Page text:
A Paducah attorney and his wife have been charged with financially exploiting 25 vulnerable people from 2006 through this year, and for the theft of money from six of them.
An indictment returned Friday in McCracken Circuit Court charges Kenneth Vern Anderson and his wife Gina Smith Anderson with knowingly exploiting adults in cases each involving more than $300, a felony punishable by up to 10 years in prison.
One of the theft charges was for theft in an amount over $10,000, which carries the same maximum penalty.
Anderson, 68, seemed unaware of his indictment when he was reached at the Office of Public Guardian//Administrator in Paducah.
Informed of the charges by a reporter, he said, "I don't feel like continuing this conversation any longer" and hung up the phone.
He called back latter and said his wife never worked for his office other than as a volunteer. He said he could not comment further until he spoke with an attorney.
The pair was indicted Friday and a warrant was issued for their arrests. A booking supervisor at the McCracken County Jail said Monday that they had not been booked.
Cash bail was set at $20,000 each and they are to be arraigned Dec. 22.
Kenneth Anderson is already facing an April trial in Ballard County after being charged in 2020 with knowingly abusing or neglecting a 23-year-old man with severe disabilities. The victim was emaciated and extremely malnourished when he was found by the state, according to a news release from the Kentucky State Police. He had to be admitted to a hospital before being taken to a care facility in Louisville, where he made a full recovery.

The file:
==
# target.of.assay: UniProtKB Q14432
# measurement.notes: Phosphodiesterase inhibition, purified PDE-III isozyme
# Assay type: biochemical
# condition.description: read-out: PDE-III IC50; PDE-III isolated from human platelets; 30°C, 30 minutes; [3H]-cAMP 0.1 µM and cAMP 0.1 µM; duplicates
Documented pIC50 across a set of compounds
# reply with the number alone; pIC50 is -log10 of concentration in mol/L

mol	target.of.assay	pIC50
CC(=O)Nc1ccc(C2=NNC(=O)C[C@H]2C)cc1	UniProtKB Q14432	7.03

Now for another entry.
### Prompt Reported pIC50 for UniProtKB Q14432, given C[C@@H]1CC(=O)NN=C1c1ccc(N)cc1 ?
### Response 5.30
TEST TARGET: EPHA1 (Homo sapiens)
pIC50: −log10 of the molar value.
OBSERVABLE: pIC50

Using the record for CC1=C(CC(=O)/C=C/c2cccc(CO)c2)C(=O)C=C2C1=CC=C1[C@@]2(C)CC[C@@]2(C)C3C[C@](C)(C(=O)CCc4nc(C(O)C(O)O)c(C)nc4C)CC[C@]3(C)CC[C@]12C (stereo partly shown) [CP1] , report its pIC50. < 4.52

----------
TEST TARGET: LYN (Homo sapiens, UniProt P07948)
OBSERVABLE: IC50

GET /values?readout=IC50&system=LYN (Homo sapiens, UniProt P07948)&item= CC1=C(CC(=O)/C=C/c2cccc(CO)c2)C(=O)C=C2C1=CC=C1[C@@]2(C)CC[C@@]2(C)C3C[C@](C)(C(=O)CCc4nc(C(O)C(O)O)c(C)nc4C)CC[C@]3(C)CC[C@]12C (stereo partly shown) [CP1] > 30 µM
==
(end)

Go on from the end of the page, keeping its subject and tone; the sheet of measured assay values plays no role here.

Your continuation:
Anderson's office had been appointed as his guardian, said Anderson's attorney, Dennis Null, of Mayfield.
The McCracken indictments were announced by Attorney General Daniel Cameron's office after an investigation by Detective Greg Dukes of the Attorney General's Medicaid Fraud Unit. Deputy Director of the Medicaid Fraud Unit David Startsman and Assistant Attorney General Emily Campbell presented the case before the McCracken County grand jury.
The attorney general's office said the victims were all vulnerable adults.
Public administrators are appointed by the courts to administer estates, trusts and guardian accounts, including for people with disabilities who are found by a jury to be unable to manage their own affairs.
Null said he doesn't represent Anderson on the new charges.
Anderson was admitted to practice law in 1969 and does not have any record of public disciplinary charges, according to the Kentucky Bar Association.
McCracken District Judge Todd Jones said Anderson will not be appointed to any future cases because of his inew indictment. That will effectively remove him as Public Guardian/Administrator, Jones said.
This article originally appeared on Louisville Courier Journal: Paducah attorney, wife charged with exploiting vulnerable people